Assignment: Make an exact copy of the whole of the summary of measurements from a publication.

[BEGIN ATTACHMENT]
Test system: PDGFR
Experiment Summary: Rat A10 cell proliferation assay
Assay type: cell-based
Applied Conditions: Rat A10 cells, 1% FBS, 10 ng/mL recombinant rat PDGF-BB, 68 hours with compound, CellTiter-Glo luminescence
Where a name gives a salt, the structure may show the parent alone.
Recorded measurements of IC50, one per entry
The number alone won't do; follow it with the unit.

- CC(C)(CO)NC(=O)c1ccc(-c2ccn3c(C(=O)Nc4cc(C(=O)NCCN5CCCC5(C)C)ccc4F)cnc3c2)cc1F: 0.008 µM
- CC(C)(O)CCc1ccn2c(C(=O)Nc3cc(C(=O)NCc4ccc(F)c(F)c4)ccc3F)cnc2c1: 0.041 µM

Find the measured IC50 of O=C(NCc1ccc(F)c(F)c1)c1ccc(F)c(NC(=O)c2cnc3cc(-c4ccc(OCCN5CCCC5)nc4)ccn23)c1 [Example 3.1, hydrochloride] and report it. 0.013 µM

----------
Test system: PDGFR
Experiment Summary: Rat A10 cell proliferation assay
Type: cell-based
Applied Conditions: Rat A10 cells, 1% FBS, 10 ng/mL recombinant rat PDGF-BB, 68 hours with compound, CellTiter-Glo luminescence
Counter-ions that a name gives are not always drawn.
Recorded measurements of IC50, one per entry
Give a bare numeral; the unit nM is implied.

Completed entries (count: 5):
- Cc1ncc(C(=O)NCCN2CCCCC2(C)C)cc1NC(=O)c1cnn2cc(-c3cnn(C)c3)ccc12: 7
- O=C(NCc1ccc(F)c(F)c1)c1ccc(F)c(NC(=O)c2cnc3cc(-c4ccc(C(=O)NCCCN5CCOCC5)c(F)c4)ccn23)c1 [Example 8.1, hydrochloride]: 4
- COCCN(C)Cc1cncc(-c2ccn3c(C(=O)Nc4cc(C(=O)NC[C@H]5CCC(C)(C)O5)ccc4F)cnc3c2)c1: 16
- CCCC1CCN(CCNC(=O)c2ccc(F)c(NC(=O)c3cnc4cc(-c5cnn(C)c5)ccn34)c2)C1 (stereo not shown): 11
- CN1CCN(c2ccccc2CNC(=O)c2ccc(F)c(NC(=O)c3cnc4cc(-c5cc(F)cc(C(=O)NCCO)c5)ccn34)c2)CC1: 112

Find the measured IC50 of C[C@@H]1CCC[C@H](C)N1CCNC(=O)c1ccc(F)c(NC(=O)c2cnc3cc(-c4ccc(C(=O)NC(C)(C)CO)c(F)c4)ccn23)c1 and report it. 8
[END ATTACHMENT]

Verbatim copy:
Test system: PDGFR
Experiment Summary: Rat A10 cell proliferation assay
Assay type: cell-based
Applied Conditions: Rat A10 cells, 1% FBS, 10 ng/mL recombinant rat PDGF-BB, 68 hours with compound, CellTiter-Glo luminescence
Where a name gives a salt, the structure may show the parent alone.
Recorded measurements of IC50, one per entry
The number alone won't do; follow it with the unit.

- CC(C)(CO)NC(=O)c1ccc(-c2ccn3c(C(=O)Nc4cc(C(=O)NCCN5CCCC5(C)C)ccc4F)cnc3c2)cc1F: 0.008 µM
- CC(C)(O)CCc1ccn2c(C(=O)Nc3cc(C(=O)NCc4ccc(F)c(F)c4)ccc3F)cnc2c1: 0.041 µM

Find the measured IC50 of O=C(NCc1ccc(F)c(F)c1)c1ccc(F)c(NC(=O)c2cnc3cc(-c4ccc(OCCN5CCCC5)nc4)ccn23)c1 [Example 3.1, hydrochloride] and report it. 0.013 µM

----------
Test system: PDGFR
Experiment Summary: Rat A10 cell proliferation assay
Type: cell-based
Applied Conditions: Rat A10 cells, 1% FBS, 10 ng/mL recombinant rat PDGF-BB, 68 hours with compound, CellTiter-Glo luminescence
Counter-ions that a name gives are not always drawn.
Recorded measurements of IC50, one per entry
Give a bare numeral; the unit nM is implied.

Completed entries (count: 5):
- Cc1ncc(C(=O)NCCN2CCCCC2(C)C)cc1NC(=O)c1cnn2cc(-c3cnn(C)c3)ccc12: 7
- O=C(NCc1ccc(F)c(F)c1)c1ccc(F)c(NC(=O)c2cnc3cc(-c4ccc(C(=O)NCCCN5CCOCC5)c(F)c4)ccn23)c1 [Example 8.1, hydrochloride]: 4
- COCCN(C)Cc1cncc(-c2ccn3c(C(=O)Nc4cc(C(=O)NC[C@H]5CCC(C)(C)O5)ccc4F)cnc3c2)c1: 16
- CCCC1CCN(CCNC(=O)c2ccc(F)c(NC(=O)c3cnc4cc(-c5cnn(C)c5)ccn34)c2)C1 (stereo not shown): 11
- CN1CCN(c2ccccc2CNC(=O)c2ccc(F)c(NC(=O)c3cnc4cc(-c5cc(F)cc(C(=O)NCCO)c5)ccn34)c2)CC1: 112

Find the measured IC50 of C[C@@H]1CCC[C@H](C)N1CCNC(=O)c1ccc(F)c(NC(=O)c2cnc3cc(-c4ccc(C(=O)NC(C)(C)CO)c(F)c4)ccn23)c1 and report it. 8